Leo Tolstoy’s novel begins and ends with a death under a train. The novel’s titular heroine watches as a railroad worker is killed shortly after she meets the dashing soldier Vronsky. After the two embark on a scandalous affair that tears Anna’s marriage — and reputation — apart, she throws herself onto the train tracks in literature’s most famous suicide. The extreme emotions and passionate affairs it describes make Anna Karenina one of the most acclaimed novels ever written.
Life and death
For Anna, who is haunted by mortality throughout the novel, death becomes an escape from the despair she feels as her life falls apart. For the novel’s other main character, Levin, thoughts of death and the loss of his brother force him to contemplate the true meaning of life.
The athlete who wants to end her own life
She is a brilliant competitor with three Paralympic medals to her name. Yet Marieke Vervoort is set on assisted suicide. Is this inspirational, or a dangerous precedent for others?
Researchers book appointment with death
Scientists say a new blood test can determine how long a life we can expect if we die by natural causes. Do we want to be told when to expect the Grim Reaper?
The new test unlocking the secrets of death
Would you want to know when you are going to die? Scientists have developed a test that can tell how fast your body is ageing. Some think facing death is the key to living a meaningful life.
Anna and Vronsky’s passionate affair has disastrous consequences: Anna finds herself isolated from society, separated from her family, and so desperate that she ends her own life. Many of us still search for passion in our lives — but what does that really mean?
‘Jan, you are the sunshine in my life…’
Are public proposals a good idea? At last week’s Emmy Awards, director Glenn Weiss got down on one knee in front of 10 million viewers. Popping the question has been a big deal for centuries…
Bieber fever ‘more infectious than measles’
Fans of Justin Bieber are so devoted to their idol that their feeling has been called ‘Bieber fever.’ Researchers mapping the spread of Bieber fandom have found it spreads just like a real virus.
Sweet or sickly: The Valentine’s Day divide
Today, couples around the world will show their affection with flowers, cards and messages of love. But research shows that nearly half of us cannot wait for it to be over.
‘All happy families are alike; each unhappy family is unhappy in its own way.’ These are the opening words of Tolstoy’s Anna Karenina, whose main characters struggle to find fulfilment throughout the novel. Should happiness be our ultimate goal? And how can we find it?
Message from locked-in patients: ‘we’re happy’
Imagine you could see and hear the world around you, but not interact with it — not even by blinking. Would you be happy? Amazingly, new ‘mind-reading’ technology says the answer is ‘yes’.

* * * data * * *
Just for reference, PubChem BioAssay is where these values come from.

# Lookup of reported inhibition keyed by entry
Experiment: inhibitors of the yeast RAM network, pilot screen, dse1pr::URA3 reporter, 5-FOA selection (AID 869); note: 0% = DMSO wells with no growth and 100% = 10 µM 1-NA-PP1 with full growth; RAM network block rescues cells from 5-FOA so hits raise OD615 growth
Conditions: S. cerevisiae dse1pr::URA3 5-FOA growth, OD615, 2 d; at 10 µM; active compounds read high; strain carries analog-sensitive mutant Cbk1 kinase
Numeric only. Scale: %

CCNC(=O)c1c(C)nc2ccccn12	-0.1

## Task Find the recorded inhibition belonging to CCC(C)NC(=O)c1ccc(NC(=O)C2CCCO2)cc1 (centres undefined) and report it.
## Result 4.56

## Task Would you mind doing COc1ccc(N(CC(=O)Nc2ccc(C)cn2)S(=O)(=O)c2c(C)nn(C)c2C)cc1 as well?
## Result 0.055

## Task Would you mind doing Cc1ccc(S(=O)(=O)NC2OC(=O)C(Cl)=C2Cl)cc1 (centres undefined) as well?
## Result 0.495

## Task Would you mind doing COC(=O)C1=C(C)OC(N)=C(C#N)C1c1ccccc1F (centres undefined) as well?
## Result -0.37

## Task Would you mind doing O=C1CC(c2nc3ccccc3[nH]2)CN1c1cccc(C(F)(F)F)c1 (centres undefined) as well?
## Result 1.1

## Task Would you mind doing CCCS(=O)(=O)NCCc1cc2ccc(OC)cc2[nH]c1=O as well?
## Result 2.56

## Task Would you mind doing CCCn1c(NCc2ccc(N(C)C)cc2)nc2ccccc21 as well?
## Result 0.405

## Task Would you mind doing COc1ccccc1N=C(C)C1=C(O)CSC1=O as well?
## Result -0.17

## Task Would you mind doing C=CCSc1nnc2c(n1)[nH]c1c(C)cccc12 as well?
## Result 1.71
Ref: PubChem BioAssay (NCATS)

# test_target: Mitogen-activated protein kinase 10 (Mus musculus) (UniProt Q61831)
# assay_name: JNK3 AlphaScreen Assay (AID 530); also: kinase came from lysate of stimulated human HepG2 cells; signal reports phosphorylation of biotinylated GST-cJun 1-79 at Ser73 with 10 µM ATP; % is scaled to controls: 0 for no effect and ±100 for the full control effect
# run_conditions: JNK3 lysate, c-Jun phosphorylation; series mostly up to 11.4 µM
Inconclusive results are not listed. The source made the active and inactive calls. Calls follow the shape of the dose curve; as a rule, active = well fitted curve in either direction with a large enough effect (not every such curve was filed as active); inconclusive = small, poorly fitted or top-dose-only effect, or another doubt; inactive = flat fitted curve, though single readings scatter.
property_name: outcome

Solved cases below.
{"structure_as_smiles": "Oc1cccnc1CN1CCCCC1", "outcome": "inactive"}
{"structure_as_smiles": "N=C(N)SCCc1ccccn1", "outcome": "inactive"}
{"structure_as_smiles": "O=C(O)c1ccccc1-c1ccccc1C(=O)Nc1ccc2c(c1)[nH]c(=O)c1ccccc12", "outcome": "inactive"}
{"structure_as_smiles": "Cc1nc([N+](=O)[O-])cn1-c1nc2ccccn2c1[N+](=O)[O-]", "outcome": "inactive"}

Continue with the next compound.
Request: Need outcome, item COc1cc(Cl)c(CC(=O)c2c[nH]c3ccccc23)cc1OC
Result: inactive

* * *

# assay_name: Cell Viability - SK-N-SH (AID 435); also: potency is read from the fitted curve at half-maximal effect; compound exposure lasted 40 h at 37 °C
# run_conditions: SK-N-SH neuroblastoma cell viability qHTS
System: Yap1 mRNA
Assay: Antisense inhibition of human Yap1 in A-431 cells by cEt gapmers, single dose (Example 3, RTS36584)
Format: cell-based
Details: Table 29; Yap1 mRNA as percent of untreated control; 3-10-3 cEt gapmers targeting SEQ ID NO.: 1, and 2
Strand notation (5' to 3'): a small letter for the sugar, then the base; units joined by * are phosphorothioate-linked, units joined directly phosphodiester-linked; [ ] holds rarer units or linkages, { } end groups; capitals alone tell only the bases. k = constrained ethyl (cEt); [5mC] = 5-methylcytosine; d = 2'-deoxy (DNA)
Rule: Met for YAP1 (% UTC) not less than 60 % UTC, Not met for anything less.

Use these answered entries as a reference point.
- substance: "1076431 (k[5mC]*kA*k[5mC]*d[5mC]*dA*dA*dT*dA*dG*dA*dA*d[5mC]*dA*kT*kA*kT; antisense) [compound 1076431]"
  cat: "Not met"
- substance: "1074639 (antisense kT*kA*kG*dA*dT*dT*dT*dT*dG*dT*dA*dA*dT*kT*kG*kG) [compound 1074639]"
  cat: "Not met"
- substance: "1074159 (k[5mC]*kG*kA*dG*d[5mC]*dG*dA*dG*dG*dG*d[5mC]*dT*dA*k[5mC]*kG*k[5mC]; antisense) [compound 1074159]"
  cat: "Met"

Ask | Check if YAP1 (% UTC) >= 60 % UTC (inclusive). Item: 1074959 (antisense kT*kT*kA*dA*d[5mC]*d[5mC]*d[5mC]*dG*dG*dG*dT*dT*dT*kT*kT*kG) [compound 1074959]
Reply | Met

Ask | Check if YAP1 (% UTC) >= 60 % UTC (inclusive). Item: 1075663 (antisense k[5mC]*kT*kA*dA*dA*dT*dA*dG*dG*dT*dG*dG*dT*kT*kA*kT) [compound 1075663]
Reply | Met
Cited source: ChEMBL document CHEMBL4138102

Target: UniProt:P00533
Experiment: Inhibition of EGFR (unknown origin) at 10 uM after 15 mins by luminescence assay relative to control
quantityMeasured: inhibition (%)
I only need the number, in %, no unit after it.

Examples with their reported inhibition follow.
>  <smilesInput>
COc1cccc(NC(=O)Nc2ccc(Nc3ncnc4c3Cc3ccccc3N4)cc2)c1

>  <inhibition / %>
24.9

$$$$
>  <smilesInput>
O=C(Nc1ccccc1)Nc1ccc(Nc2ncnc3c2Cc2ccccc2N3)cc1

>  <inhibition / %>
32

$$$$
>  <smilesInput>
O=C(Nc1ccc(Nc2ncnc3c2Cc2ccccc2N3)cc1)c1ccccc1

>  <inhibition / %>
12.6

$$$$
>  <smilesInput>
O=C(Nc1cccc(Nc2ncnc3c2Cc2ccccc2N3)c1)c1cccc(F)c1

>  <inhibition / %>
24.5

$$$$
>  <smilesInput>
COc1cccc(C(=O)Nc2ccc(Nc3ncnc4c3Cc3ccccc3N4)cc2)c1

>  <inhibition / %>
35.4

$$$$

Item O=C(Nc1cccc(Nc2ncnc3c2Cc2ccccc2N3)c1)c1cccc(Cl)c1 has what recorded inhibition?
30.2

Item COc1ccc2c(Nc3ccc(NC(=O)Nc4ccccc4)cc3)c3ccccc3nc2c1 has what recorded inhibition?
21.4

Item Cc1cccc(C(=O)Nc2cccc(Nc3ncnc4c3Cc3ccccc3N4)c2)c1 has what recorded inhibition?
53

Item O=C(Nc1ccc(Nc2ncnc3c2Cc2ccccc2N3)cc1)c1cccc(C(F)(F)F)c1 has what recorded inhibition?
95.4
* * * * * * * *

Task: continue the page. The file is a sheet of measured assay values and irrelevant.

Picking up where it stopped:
Humble cartoonist holds secret to happiness
Do we take life too seriously? For decades Matt Pritchett has turned hard-hitting news into funny cartoons. He says humour can be found (almost) anywhere because “nothing matters very much.”
Secrets of happiness discovered (at last!)
It has taken a mere 200,000 years and should solve all our problems: no fewer than nine books are to be published this autumn on the key to happiness. The answer is ‘hygge’ and it is Danish.
Russia in the 1870s was a society at a crossroads. As old traditions began to fade, questions of gender roles, European influence and class all contributed to feelings of uncertainty, confusion and doubt. How is our own culture changing?
Fears social media is fuelling teen suicides
Yesterday, The Sunday Times reported that teenage suicides in England have nearly doubled in eight years. Now the government is calling on social media to do more to protect young people.
Furious conservatives attack #MeToo Gillette
Gillette has released a bold new advert attacking “toxic” masculinity, sparking fierce debate. Some say the ad is insulting and wrong, while others praise its progressive message.
How LGBT icon Edie Windsor changed America
Is history made by sudden changes, or “countless small acts of persistence”? For Barack Obama, it is the latter — and Edith “Edie” Windsor, who died on Tuesday, was the perfect example.
Tolstoy reflects on the nature of religion throughout Anna Karenina. Many of the novel’s most devout figures are ridiculed for hypocrisy, but Levin eventually comes to find comfort and faith in a purer form of Christianity. How is religion viewed today?
Judges to decide if veganism is a religion
What should the verdict be? In a landmark anti-discrimination case, a charity worker who was sacked from his job is arguing that veganism should be recognised as a “religion or belief”.
‘Beginning of the end’ for Western religion
Should we care that organised religion is dying out in Western societies? A survey published earlier this week revealed that levels of religious belief in Britain are at an all-time-low.
‘God wanted Trump to be president’
That is the incredible claim made by Donald Trump’s press secretary, Sarah Sanders. Whether divine intervention is at play or not, Trump is extremely popular among America’s evangelicals.